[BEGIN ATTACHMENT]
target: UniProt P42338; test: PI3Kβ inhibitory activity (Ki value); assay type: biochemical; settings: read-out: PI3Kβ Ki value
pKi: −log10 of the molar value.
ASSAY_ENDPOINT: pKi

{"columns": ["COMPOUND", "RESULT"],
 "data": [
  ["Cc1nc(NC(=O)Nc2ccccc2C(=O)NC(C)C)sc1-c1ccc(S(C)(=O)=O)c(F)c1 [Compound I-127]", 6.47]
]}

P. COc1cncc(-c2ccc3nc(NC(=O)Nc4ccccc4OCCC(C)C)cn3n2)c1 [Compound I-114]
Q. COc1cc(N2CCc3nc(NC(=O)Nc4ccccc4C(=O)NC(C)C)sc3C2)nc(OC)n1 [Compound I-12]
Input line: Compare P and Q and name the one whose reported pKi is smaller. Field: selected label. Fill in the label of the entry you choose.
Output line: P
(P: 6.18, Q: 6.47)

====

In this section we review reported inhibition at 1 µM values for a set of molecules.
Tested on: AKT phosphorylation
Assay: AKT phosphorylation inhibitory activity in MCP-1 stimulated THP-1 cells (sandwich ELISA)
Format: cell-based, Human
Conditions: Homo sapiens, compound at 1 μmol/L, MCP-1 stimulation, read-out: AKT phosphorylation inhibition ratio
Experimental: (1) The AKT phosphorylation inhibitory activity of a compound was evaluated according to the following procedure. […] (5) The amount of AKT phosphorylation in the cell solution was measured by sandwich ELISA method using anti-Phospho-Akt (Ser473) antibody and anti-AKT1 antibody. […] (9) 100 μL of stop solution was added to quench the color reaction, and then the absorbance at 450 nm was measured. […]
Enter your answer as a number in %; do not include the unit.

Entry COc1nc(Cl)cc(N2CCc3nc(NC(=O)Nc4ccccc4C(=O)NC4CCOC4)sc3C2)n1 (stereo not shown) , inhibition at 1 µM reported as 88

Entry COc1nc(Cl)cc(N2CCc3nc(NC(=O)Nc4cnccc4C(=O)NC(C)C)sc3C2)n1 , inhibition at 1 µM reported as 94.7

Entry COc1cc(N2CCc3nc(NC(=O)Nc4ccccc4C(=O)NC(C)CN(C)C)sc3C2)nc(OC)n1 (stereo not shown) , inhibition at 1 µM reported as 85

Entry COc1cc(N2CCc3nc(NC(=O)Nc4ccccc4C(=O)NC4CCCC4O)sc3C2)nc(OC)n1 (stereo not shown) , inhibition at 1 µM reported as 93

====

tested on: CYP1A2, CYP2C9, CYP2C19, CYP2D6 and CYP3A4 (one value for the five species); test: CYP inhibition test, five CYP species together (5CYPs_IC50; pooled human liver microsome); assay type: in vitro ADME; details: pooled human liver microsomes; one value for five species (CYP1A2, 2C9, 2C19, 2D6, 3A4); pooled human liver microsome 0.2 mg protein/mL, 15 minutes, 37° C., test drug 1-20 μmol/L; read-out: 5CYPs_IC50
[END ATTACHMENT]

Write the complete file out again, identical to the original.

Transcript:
target: UniProt P42338; test: PI3Kβ inhibitory activity (Ki value); assay type: biochemical; settings: read-out: PI3Kβ Ki value
pKi: −log10 of the molar value.
ASSAY_ENDPOINT: pKi

{"columns": ["COMPOUND", "RESULT"],
 "data": [
  ["Cc1nc(NC(=O)Nc2ccccc2C(=O)NC(C)C)sc1-c1ccc(S(C)(=O)=O)c(F)c1 [Compound I-127]", 6.47]
]}

P. COc1cncc(-c2ccc3nc(NC(=O)Nc4ccccc4OCCC(C)C)cn3n2)c1 [Compound I-114]
Q. COc1cc(N2CCc3nc(NC(=O)Nc4ccccc4C(=O)NC(C)C)sc3C2)nc(OC)n1 [Compound I-12]
Input line: Compare P and Q and name the one whose reported pKi is smaller. Field: selected label. Fill in the label of the entry you choose.
Output line: P
(P: 6.18, Q: 6.47)

====

In this section we review reported inhibition at 1 µM values for a set of molecules.
Tested on: AKT phosphorylation
Assay: AKT phosphorylation inhibitory activity in MCP-1 stimulated THP-1 cells (sandwich ELISA)
Format: cell-based, Human
Conditions: Homo sapiens, compound at 1 μmol/L, MCP-1 stimulation, read-out: AKT phosphorylation inhibition ratio
Experimental: (1) The AKT phosphorylation inhibitory activity of a compound was evaluated according to the following procedure. […] (5) The amount of AKT phosphorylation in the cell solution was measured by sandwich ELISA method using anti-Phospho-Akt (Ser473) antibody and anti-AKT1 antibody. […] (9) 100 μL of stop solution was added to quench the color reaction, and then the absorbance at 450 nm was measured. […]
Enter your answer as a number in %; do not include the unit.

Entry COc1nc(Cl)cc(N2CCc3nc(NC(=O)Nc4ccccc4C(=O)NC4CCOC4)sc3C2)n1 (stereo not shown) , inhibition at 1 µM reported as 88

Entry COc1nc(Cl)cc(N2CCc3nc(NC(=O)Nc4cnccc4C(=O)NC(C)C)sc3C2)n1 , inhibition at 1 µM reported as 94.7

Entry COc1cc(N2CCc3nc(NC(=O)Nc4ccccc4C(=O)NC(C)CN(C)C)sc3C2)nc(OC)n1 (stereo not shown) , inhibition at 1 µM reported as 85

Entry COc1cc(N2CCc3nc(NC(=O)Nc4ccccc4C(=O)NC4CCCC4O)sc3C2)nc(OC)n1 (stereo not shown) , inhibition at 1 µM reported as 93

====

tested on: CYP1A2, CYP2C9, CYP2C19, CYP2D6 and CYP3A4 (one value for the five species); test: CYP inhibition test, five CYP species together (5CYPs_IC50; pooled human liver microsome); assay type: in vitro ADME; details: pooled human liver microsomes; one value for five species (CYP1A2, 2C9, 2C19, 2D6, 3A4); pooled human liver microsome 0.2 mg protein/mL, 15 minutes, 37° C., test drug 1-20 μmol/L; read-out: 5CYPs_IC50